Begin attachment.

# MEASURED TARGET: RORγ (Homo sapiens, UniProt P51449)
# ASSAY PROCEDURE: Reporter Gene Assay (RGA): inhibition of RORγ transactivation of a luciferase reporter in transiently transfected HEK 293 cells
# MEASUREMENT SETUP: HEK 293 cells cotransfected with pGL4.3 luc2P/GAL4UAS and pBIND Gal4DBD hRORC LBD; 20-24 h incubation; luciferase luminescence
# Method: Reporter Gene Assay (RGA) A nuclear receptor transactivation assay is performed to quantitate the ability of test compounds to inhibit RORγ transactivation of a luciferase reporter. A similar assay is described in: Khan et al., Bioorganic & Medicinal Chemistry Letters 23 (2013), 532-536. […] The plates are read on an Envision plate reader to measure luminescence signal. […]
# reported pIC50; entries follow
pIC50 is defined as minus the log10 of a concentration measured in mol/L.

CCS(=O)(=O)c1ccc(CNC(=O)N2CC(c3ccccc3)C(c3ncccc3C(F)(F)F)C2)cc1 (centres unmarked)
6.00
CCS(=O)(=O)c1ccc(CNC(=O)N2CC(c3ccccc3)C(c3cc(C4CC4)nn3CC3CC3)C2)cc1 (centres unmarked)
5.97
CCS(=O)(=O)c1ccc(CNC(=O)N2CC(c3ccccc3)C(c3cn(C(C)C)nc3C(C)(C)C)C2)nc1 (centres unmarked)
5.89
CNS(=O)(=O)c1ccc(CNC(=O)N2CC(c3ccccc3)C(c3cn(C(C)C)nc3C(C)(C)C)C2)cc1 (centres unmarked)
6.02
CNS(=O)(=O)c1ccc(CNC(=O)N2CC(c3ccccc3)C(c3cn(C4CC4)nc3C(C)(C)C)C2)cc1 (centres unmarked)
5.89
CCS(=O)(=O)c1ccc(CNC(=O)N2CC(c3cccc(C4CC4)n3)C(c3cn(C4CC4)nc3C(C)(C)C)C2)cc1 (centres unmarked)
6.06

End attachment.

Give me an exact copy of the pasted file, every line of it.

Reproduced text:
# MEASURED TARGET: RORγ (Homo sapiens, UniProt P51449)
# ASSAY PROCEDURE: Reporter Gene Assay (RGA): inhibition of RORγ transactivation of a luciferase reporter in transiently transfected HEK 293 cells
# MEASUREMENT SETUP: HEK 293 cells cotransfected with pGL4.3 luc2P/GAL4UAS and pBIND Gal4DBD hRORC LBD; 20-24 h incubation; luciferase luminescence
# Method: Reporter Gene Assay (RGA) A nuclear receptor transactivation assay is performed to quantitate the ability of test compounds to inhibit RORγ transactivation of a luciferase reporter. A similar assay is described in: Khan et al., Bioorganic & Medicinal Chemistry Letters 23 (2013), 532-536. […] The plates are read on an Envision plate reader to measure luminescence signal. […]
# reported pIC50; entries follow
pIC50 is defined as minus the log10 of a concentration measured in mol/L.

CCS(=O)(=O)c1ccc(CNC(=O)N2CC(c3ccccc3)C(c3ncccc3C(F)(F)F)C2)cc1 (centres unmarked)
6.00
CCS(=O)(=O)c1ccc(CNC(=O)N2CC(c3ccccc3)C(c3cc(C4CC4)nn3CC3CC3)C2)cc1 (centres unmarked)
5.97
CCS(=O)(=O)c1ccc(CNC(=O)N2CC(c3ccccc3)C(c3cn(C(C)C)nc3C(C)(C)C)C2)nc1 (centres unmarked)
5.89
CNS(=O)(=O)c1ccc(CNC(=O)N2CC(c3ccccc3)C(c3cn(C(C)C)nc3C(C)(C)C)C2)cc1 (centres unmarked)
6.02
CNS(=O)(=O)c1ccc(CNC(=O)N2CC(c3ccccc3)C(c3cn(C4CC4)nc3C(C)(C)C)C2)cc1 (centres unmarked)
5.89
CCS(=O)(=O)c1ccc(CNC(=O)N2CC(c3cccc(C4CC4)n3)C(c3cn(C4CC4)nc3C(C)(C)C)C2)cc1 (centres unmarked)
6.06